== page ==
Settlement on the town hill developed at the turn of the thirteenth and fourteenth centuries, and soon after that, a town was founded in this place. Its development was based mainly on a military factor; it was a border point of defense along the main route from Hungary, crossing in Biecz with a road with a latitudinal direction. The first mention of Biecz as a town comes from 1361, and two years later king Casimir III the Great confirmed the municipal privilege under the Magdeburg Law.
The date of construction of defensive walls in Biecz is not known. The work probably began before the reign of Casimir the Great, maybe in the times of Władysław the Elbow-high, because they are not mentioned by the chroniclers Jan Długosz and Janko from Czarnków, among the foundations of Casimir. The first mention from 1399 already speaks of the need to repair walls, whose renovation was carried out in the fifteenth century. The next serious work was carried out in the sixteenth century. Both stages of modernization works led to the complete transformation of the former walls and the construction of new towers and reconstruction of the gates.
Already in the years 1568-1569, the walls were in a very bad condition. Restoration – including reconstruction of the destroyed gate – ended in 1610 – 1611, and its effects can be seen in the Hogenberg print. Works to maintain the fortifications in proper condition lasted until the end of the 17th century. At that time, the town had yet to invest seriously, in 1655 a general renovation of the walls was carried out in relation with the Swedish war, and in 1657 the Lower (eastern) gate was rebuilt. At the end of the 18th century, the demolition of the poorly preserved fortifications began.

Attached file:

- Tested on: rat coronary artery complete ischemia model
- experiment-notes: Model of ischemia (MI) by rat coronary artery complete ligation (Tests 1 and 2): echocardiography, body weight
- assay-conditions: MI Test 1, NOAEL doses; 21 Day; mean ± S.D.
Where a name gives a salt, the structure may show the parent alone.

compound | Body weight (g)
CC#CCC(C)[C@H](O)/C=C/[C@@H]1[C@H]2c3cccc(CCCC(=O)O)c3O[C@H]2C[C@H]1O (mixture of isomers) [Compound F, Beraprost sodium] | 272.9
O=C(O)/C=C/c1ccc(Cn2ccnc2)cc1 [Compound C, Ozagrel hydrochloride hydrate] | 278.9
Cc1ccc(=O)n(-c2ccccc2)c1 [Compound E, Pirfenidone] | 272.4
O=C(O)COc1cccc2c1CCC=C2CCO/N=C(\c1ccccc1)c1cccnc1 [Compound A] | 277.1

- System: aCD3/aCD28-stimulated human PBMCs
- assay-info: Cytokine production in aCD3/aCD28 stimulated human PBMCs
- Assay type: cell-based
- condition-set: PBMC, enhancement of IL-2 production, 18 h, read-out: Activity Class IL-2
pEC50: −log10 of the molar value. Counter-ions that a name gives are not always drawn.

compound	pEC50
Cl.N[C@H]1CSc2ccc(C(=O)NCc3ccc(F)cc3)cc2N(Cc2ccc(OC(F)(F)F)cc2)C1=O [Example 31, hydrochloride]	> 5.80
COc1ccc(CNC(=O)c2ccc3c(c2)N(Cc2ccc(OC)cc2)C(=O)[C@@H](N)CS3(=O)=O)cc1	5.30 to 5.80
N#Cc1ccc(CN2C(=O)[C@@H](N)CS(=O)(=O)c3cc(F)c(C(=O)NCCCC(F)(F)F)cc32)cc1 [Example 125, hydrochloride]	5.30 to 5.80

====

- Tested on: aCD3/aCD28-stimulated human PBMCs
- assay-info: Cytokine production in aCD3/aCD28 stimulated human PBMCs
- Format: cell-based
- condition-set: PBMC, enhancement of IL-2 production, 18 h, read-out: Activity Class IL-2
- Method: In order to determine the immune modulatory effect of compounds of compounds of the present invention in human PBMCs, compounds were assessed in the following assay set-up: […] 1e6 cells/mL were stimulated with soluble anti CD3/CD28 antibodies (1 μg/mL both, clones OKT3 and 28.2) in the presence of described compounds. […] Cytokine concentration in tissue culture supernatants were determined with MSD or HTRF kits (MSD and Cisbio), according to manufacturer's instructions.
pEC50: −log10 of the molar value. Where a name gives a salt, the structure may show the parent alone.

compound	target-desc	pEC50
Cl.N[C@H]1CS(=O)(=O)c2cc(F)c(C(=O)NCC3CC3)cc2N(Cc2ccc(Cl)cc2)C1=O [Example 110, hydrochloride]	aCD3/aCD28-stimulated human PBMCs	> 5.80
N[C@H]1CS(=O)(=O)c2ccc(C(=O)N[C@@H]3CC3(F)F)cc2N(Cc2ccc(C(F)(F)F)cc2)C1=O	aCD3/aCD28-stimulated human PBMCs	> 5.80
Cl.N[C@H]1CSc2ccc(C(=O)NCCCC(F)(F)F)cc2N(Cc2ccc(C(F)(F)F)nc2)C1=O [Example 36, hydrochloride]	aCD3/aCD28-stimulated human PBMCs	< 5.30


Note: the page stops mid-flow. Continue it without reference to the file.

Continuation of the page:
The circumference of the defensive walls in Biecz defined an irregular, elongated shape, depending on the form of the hill. Its eastern part was formed by a promontory, on which the royal court was situated. The length of the fortification line was about 1200 meters.
The appearance of the original defensive wall is unknown. It was probably built of sandstone or a mixed stone and brick technique, the thickness of the wall was between 1 and 2 meters. After reconstruction, the wall had a simple ending and was equipped with a wooden, probably covered, porch of defenders and arrowslits. It is not known whether the original wall was reinforced with towers. Mentions about them come only from the beginning of the sixteenth century, only the tower in the north-eastern corner of the town is probably earlier than others.
The town had two gates: from the west the Upper and the Lower from east, sometimes called Pilznen. In the sixteenth and seventeenth centuries, foregates of both gates were highly developed, especially the west, whose defense system included four further defended entrances.
To this day, fragments of the wall near the parish church and the remains of the walls with the ground part of the square tower near the Holy Spirit hospital, have been preserved. Only three out of seventeen towers are preserved in their entirety: the Smith Tower, also called Clergy Tower, and the Council Tower. In both museums are located. In addition, there is a belfry that used to function as a tower, called the Butchery Tower. Also near the church there are foundations of barbican.
Sypek A., Sypek R., Zamki i obiekty warowne ziemi krakowskiej, Warszawa 2004.
Widawski J., Miejskie mury obronne w państwie polskim do początku XV wieku, Warszawa 1973.